Materials & Media:
- (optional) Bandanas or pens for folks to hold who do not want to be touched
- All participants should be seated in a circle (either on the ground or in chairs). We recommend having everyone facing each other and then having folks move to tap each other on the inside of the circle.
Goals & Learning Outcomes:
- To allow for anonymous encouragement, checking in, thank yous, and appreciations.
- To close out an activity on a note of connection, meaning-making, and appreciation.
- this activity is a way for all of us to take some time to appreciate each other, time we’ve shared together, and the inspiration that we feel from one another
- is going to be silent to allow for everyone to have time and space to reflect and be present.
Process Steps & Talking Points:
- Provide directions for the activity, “In a moment I’m going to ask everyone to close their eyes and/or keep their heads down. A few folks are going to start as tappers. I am going to read a statement and then folks who are standing will go around and “tap” folks to which they personally feel that statement applies. We will continue like this for 3-4 statements and then I will pull up the next group of tappers. I will pull on your bandana or on the corner of your shirt to indicate it is your opportunity to stand up and tap folks. Everyone will have a chance to both give and receive taps.”
- Clarify that everyone understands the directions. It is particularly important that folks understand directions before this activity begins as it is silent and will break up the flow/feel of the activity if they ask questions once you have started
- Ask everyone to close their eyes and/or lower their heads
- Pull a few folks up to be the first tappers
- Being to read the prompts—go slowly enough so that the tappers can make it once around the circle prior to reading the next prompt
- After a few of the prompts, indicate to those tappers to sit down and pull up the next group
- Continue until everyone has had a chance to tap—even if you have to repeat prompts
Tap someone who….
you believe is a quiet leader
you’ve learned something from this weekend
you would turn to for help
you want to get to know better next semester
you’ve gotten to know better this weekend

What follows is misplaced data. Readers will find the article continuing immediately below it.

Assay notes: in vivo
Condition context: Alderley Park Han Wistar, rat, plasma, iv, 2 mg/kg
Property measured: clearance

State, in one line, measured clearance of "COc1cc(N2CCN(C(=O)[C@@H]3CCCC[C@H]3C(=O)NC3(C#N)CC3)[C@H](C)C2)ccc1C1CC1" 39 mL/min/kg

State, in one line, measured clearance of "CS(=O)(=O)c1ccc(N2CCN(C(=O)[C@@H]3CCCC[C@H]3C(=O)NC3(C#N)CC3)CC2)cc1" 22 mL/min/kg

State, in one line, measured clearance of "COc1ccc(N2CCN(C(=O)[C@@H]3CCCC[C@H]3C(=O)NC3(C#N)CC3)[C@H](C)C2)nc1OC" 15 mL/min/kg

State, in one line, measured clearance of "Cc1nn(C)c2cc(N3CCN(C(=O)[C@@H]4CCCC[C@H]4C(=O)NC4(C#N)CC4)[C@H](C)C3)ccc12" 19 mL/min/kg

you wish you had gotten to know better this weekend
has done something that has inspired you
you’d like to thank for something that didn’t know they did
you consider to be a strong person
you wish to continue to get to know after the retreat
you think has showed integrity
has taken a risk this weekend
you think helped you to be comfortable this weekend
has challenged you this weekend
you believe was very honest this weekend
you think is a kind soul
has made you think this weekend
you would want to hang out with for fun
you believe to be thoughtful
you believe to be caring
you’ve learned something about yourself from
made you laugh this weekend
said something that inspired you
you are proud of
showed you a new perspective this weekend
has motivated you
impressed you with their willingness to simply be themselves
you expect great things of
let someone know that you are committed to supporting them and their causes
This activity is often done at the end of a workshop/training; therefore, transitioning into a larger discussion for the entire workshop/activity/class may be most appropriate.
If you’re working with a co-facilitator, consider together who will read what prompts and when you will sit in order to be a participant. If there is someone who is able to read the prompts (and understands the activity) who is not a facilitator (like an event coordinator) who can read the prompts, that person may also read the prompts in order to allow the facilitators to fully participate—however, you can also trade off.
Challenges & Tips:
Tailor the prompts to your specific audience. Discover the things that you would find most meaningful and important, and ensure those are included.
This activity write-up is contributed by Meg Bolger, but she by no means to take credit for the creation of this activity. Meg has experienced this activity a number of different spaces, mostly to close a longer workshop or retreat experience. Meg believes the first time that she ever remembers being introduced to this activity was the Posse retreat at Hamilton College in 2009.